Appeal from the Iowa District Court for Clarke County, Sherman W. Phipps, Judge.
The opinion of the court was delivered by: Tabor, J.
Larry Loy appeals from the district court order rejecting claims he brought against his father's estate and granting the estate's counterclaims against him. AFFIRMED.
Heard by Eisenhauer, C.J., and Potterfield and Tabor, JJ.
Larry Loy appeals from the district court order rejecting claims he brought against his father's estate and granting the estate's counterclaims against him. Like the district court, we decline to impose a constructive trust on the farm devised to Larry in his father's will. We also agree Larry did not prove he incurred costs on his father's behalf, and that actually Larry was unjustly enriched at the expense of the estate. Accordingly, we affirm the order in all respects.
I. Background Facts and Proceedings
Paul Loy had five sons: Terry, Larry, Jerry, Gary, and Barry. Paul's marriage to Dixie Loy ended in 1984. Paul did not remarry, though he lived with Ruth Ann Burke from 2000 to 2007. Ruth Ann knew Paul had not drafted a will and urged him to do so-given "his holdings" and the number of sons who stood to inherit. In February 2004, Paul heeded her advice and wrote out his "final wishes" in long hand, drawing a column for each of his five sons. He designated his son Jerry as executor of his estate. Relevant to the issues in this appeal, he wrote the following in Larry's column: "200 acres Thayer . . . I put $12,000 in the 200 acres you purchased and couldn't keep. Pay the $12,000 to Gary."
The so-called Thayer farm consisted of 200 acres of land in Union County originally purchased by Larry under a real estate contract from Kathleen Randall. Larry paid Randall $2050 in earnest money in June 1982 and $10,000 as a down payment in September 1982. The purchase caused Larry trouble with his application for a loan from the Farmers Home Administration (FmHA). The FmHA informed Larry in February 1983 that he was not authorized to purchase the farm using its security. To resolve the problem, Paul borrowed $12,000 so that his son could repay the FmHA. In March 1983, Larry assigned the real estate contract to his father. That same month Larry entered a cash farm lease for the property, setting the annual rent due to Paul at $10,000 for three years. Paul, in turn, made the real estate contract payments to Randall, except in 1989, 1990, and 1991, when Larry paid Randall $6000 per year. Paul reimbursed Larry for the payments he made in those three years. Randall conveyed the Union County property to Paul by warranty deed dated March 2001.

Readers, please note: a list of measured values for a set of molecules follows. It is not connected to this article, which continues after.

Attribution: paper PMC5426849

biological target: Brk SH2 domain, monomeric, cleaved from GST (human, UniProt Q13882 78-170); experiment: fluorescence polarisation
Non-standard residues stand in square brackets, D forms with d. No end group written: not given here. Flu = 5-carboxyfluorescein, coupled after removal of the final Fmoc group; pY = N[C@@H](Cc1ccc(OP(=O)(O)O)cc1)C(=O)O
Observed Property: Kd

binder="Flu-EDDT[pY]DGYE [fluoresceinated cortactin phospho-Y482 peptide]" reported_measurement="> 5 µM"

Paul enrolled 130 of the 200 acres in the Conservation Reserve Program (CRP) in 1987. He listed himself as owner of one hundred percent of the shares in the farm. Paul received $9310 in CRP payments per year until 1999, when the payments increased to $10,889. Paul took out a mortgage on the Thayer farm and paid on that mortgage. Paul also paid real estate taxes and maintained insurance on that property.
In 1984, Paul's divorce lawyer, J.A. Reynoldson, mentioned the Thayer farm in a letter to Dixie Loy's attorney, James Steffes. The letter stated:
The 200 acre farm that shows a little equity on Paul's financial statement filed with the bank in December is really Larry Loy's farm. Larry was buying this farm on contract and was not able to make a payment and Paul took over the contract and borrowed money to make that payment in order to not have it forfeited. We do feel that although that contract is now in Paul's name it is not an asset that we should consider.
But the Union County property was listed as being owned by Paul in the 1984 dissolution decree. The property was not listed as an asset belonging to Larry in Larry's 1999 dissolution decree.
Paul died on February 19, 2010. His son Jerry filed a petition for probate of the will and was appointed as executor on March 18, 2011. On August 13, 2010, Larry filed his claim in probate, advancing two positions: (1) the court should recognize he owned the Thayer farm, under equitable principles, even before he was devised the property in his father's will, and (2) the estate should reimburse him for $104,604.06 in expenses he allegedly incurred from 1983 through 2010 for maintaining machinery and equipment owned by his father.
Larry also filed an objection, arguing his father's holographic will was not subject to probate. Larry was joined in his objection by Brenda Loy, his brother Terry's widow.*fn1 She argued the will was vague and ambiguous and by its terms was only effective if Paul died in an accident. In June 2011, Larry withdrew his will contest.
In September 2011, the estate filed an answer and counterclaims, alleging Larry had been farming his father's property without paying rent to the estate's detriment and Larry was unjustly enriched by using equipment belonging to his father. The court held a trial on Brenda Loy's will contest, Larry Loy's claims against the estate, and the estate's counterclaims against Larry and actions for ...